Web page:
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Mass-Mobility Characterization of Flame-Made ZrO2 Aerosols: Primary Particle Diameter and Extent of Aggregation

Seminar: Departmental | June 22 | 11-11:50 a.m. | 540 Cory Hall


Max Eggersdorfer, ETH Zürich

Berkeley Sensor and Actuator Center


The presented research focuses on the simulation of nanoparticle growth by coagulation and sintering and real-time characterization methods of the former in the gas-phase. Although models exist to characterize agglomerates of spherical particles, up to now the primary particle size was obtained ex-situ from electron microscopy, nitrogen adsorption or extracted by small-angle X-ray scattering. This diameter is one of the key characteristics of nanomaterials as it frequently determines their catalytic, sensing, superparamagnetic, plasmonic, thermal and other properties. A new method is presented for extraction of the average primary particle diameter of fractal-like particles from nearly in-situ mass-mobility measurements. So, zirconia (ZrO2) nanoparticles are generated by scalable spray combustion and their mobility diameter and mass are obtained by differential mobility analyzer (DMA) and aerosol particle mass (APM) analyzer measurements. Using this data, the density of zirconia and a power law extracted from our simulations, the structure and diameter of fractal-like particles is determined. This primary particle diameter is in good agreement with those obtained by ex-situ nitrogen adsorption and microscopic analysis. That way the effect of flame spray process parameters (e.g., precursor solution and oxygen flow rate as well as zirconium concentration) on fractal-like particle structure characteristics is investigated in detail during particle synthesis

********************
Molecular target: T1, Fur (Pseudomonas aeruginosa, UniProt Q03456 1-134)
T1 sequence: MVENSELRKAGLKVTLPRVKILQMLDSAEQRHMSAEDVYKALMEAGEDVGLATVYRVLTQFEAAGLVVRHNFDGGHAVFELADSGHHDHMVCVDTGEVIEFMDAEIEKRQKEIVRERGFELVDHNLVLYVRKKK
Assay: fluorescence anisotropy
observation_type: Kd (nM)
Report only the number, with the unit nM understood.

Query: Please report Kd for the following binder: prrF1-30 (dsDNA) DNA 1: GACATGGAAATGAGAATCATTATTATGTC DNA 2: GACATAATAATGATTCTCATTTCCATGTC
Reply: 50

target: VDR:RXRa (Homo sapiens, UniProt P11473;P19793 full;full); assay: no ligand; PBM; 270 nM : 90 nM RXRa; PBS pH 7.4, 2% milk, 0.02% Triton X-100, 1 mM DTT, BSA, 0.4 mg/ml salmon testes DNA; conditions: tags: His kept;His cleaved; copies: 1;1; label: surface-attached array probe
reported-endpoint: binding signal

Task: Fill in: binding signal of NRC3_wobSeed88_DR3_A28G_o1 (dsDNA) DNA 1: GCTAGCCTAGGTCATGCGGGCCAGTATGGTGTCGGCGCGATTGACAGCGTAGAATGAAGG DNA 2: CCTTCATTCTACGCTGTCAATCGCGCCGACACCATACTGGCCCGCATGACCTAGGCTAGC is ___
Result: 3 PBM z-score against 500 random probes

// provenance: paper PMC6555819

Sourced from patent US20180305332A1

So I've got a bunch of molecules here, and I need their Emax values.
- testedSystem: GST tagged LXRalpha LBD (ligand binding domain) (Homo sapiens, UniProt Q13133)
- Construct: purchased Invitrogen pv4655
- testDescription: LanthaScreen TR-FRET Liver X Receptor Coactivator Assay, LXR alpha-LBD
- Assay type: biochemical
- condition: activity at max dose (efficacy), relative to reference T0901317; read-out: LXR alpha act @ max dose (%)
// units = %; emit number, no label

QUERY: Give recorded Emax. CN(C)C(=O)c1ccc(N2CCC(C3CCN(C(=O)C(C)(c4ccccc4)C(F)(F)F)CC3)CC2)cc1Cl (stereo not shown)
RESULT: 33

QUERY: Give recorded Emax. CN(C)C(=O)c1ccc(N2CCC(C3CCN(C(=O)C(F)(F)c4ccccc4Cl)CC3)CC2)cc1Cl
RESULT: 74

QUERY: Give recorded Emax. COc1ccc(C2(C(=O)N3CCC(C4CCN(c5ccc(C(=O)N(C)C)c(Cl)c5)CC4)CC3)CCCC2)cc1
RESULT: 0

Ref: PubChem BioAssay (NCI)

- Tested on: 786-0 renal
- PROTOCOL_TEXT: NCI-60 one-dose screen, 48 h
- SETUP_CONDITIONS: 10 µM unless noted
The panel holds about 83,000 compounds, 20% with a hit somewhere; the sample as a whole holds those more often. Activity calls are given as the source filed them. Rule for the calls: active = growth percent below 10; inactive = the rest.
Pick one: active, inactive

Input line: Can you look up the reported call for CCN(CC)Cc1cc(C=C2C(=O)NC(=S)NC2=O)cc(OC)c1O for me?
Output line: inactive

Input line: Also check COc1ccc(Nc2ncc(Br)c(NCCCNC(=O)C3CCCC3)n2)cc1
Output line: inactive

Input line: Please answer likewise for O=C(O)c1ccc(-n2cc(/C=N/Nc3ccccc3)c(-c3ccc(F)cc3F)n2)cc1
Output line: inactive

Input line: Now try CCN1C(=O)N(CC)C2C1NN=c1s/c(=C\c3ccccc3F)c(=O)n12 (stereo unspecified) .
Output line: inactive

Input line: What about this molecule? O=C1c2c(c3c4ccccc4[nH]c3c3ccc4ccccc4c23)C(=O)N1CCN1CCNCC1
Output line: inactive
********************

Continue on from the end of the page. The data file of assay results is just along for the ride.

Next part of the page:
quack@eecs.berkeley.edu